The incidence of thyroid cancer has been rising over the past few decades along with a parallel increase in obesity.
Observational studies have provided evidence for a potential association between the two. By contrast, clinical data for a link between type 2 diabetes mellitus, a condition strongly associated with obesity, and thyroid cancer are limited and largely not supportive of such an association.
Obesity leads to hypoadiponectinemia, a pro-inflammatory state, and insulin resistance, which, in turn, leads to high circulating insulin and insulin-like growth factor-1 levels, thereby possibly increasing the risk for thyroid cancer. Thus, insulin resistance possibly plays a pivotal role in underlying the observed association between obesity and thyroid cancer, potentially leading to the development and/or progression of thyroid cancer, through its interconnections with other factors including insulin-like growth factor-1, adipocytokines/cytokines and thyroid-stimulating hormone.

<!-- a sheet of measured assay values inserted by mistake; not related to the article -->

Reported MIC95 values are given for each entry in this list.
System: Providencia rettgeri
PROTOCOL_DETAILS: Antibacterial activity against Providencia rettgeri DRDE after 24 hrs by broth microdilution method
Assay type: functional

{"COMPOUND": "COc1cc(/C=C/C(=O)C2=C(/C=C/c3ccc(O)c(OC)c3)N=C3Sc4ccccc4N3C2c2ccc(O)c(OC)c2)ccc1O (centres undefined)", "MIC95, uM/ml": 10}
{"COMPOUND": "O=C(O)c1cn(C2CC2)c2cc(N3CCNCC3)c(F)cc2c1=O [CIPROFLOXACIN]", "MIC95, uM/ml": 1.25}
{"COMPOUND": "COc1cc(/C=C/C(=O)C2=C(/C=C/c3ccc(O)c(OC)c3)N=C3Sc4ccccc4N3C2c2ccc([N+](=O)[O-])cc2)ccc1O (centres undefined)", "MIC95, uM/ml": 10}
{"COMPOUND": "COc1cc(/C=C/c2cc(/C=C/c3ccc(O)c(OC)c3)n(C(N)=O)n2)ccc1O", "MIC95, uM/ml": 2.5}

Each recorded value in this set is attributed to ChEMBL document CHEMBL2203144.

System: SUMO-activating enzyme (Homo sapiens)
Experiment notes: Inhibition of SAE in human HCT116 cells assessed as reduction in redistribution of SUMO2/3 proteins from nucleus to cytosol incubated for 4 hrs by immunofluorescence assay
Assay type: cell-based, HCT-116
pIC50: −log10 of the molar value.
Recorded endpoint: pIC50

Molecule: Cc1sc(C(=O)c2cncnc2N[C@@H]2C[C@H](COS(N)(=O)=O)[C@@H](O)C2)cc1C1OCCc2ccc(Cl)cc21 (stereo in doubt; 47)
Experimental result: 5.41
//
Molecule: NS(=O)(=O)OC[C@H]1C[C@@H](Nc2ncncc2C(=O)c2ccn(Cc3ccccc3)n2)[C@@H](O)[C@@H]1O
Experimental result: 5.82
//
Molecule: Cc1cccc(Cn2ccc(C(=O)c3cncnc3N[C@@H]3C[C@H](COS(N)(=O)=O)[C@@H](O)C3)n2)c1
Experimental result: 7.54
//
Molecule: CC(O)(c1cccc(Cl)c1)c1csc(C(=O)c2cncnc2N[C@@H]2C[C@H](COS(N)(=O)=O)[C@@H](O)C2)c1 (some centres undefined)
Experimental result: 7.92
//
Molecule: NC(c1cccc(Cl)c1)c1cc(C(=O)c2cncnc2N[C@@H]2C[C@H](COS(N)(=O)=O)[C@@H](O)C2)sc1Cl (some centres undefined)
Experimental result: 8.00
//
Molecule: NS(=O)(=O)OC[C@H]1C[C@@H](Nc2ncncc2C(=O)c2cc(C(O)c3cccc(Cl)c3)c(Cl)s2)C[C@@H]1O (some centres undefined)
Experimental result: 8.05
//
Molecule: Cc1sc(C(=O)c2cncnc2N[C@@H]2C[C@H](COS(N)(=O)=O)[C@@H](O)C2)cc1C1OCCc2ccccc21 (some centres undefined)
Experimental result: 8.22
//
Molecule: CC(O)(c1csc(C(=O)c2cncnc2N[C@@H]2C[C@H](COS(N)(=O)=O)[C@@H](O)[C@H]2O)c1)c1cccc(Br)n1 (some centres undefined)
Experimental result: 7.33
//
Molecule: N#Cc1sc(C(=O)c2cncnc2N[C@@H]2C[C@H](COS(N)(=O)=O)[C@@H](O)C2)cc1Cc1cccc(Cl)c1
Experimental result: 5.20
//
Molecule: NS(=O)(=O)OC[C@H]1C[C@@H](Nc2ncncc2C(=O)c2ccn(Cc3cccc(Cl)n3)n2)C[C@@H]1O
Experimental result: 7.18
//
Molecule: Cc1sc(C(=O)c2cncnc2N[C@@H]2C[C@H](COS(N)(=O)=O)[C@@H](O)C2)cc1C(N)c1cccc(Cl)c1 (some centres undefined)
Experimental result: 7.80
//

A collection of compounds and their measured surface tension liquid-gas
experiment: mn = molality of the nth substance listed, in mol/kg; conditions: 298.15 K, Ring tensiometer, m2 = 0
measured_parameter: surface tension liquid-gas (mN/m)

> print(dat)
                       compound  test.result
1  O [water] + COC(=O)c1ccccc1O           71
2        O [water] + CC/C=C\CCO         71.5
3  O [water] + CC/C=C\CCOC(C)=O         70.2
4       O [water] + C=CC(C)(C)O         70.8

In this review, epidemiological and clinical evidence and potential mechanisms underlying the proposed association between obesity and thyroid cancer risk are reviewed. If the association between obesity and thyroid cancer demonstrated in observational studies proves to be causal, targeting obesity (and/or downstream mediators of risk) could be of importance in the prevention and management of thyroid cancer.